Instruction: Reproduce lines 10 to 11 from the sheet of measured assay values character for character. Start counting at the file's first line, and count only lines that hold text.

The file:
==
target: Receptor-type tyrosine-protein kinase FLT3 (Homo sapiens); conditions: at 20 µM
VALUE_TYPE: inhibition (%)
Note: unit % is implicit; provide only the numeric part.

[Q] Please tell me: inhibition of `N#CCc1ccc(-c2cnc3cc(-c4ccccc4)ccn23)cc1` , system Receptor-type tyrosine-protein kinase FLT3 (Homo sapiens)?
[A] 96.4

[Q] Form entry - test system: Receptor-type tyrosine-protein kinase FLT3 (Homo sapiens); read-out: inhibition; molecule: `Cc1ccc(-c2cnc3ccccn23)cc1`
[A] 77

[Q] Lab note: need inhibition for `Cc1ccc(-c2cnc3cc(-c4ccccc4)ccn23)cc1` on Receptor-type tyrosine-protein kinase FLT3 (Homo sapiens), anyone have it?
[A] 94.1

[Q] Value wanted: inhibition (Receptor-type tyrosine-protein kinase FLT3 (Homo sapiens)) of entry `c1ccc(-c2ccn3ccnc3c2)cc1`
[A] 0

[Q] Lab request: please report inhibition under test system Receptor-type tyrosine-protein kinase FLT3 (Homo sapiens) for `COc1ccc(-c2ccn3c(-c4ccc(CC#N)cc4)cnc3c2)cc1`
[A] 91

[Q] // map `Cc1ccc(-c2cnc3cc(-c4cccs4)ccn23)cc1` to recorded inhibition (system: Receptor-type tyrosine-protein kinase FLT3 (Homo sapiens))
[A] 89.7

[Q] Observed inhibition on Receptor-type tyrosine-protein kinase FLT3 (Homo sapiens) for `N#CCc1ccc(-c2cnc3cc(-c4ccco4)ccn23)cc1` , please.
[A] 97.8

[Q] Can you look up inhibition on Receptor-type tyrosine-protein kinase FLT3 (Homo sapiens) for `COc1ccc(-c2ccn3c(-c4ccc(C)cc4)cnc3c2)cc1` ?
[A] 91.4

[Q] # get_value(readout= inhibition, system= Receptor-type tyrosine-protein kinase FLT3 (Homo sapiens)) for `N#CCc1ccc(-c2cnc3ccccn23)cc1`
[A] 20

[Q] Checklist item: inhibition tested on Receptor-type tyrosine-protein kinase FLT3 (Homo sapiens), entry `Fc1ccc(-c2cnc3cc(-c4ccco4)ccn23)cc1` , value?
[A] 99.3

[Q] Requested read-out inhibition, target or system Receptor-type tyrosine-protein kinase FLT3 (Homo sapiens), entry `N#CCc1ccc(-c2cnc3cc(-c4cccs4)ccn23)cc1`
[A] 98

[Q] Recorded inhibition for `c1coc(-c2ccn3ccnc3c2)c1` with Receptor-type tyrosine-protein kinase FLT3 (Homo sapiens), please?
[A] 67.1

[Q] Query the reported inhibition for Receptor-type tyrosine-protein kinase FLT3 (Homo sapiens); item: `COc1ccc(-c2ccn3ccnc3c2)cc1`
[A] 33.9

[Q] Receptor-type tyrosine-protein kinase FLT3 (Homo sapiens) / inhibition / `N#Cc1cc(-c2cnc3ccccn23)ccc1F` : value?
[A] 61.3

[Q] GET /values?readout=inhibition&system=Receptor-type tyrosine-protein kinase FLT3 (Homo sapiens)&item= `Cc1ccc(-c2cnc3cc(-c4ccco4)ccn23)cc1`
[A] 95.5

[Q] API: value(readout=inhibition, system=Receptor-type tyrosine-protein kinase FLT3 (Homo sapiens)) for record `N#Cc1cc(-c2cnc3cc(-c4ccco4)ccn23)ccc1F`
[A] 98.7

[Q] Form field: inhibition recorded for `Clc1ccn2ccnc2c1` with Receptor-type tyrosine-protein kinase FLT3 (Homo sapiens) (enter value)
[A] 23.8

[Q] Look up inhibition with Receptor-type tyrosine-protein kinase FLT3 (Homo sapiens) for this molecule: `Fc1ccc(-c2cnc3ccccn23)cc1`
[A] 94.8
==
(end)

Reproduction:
[Q] Value wanted: inhibition (Receptor-type tyrosine-protein kinase FLT3 (Homo sapiens)) of entry `c1ccc(-c2ccn3ccnc3c2)cc1`
[A] 0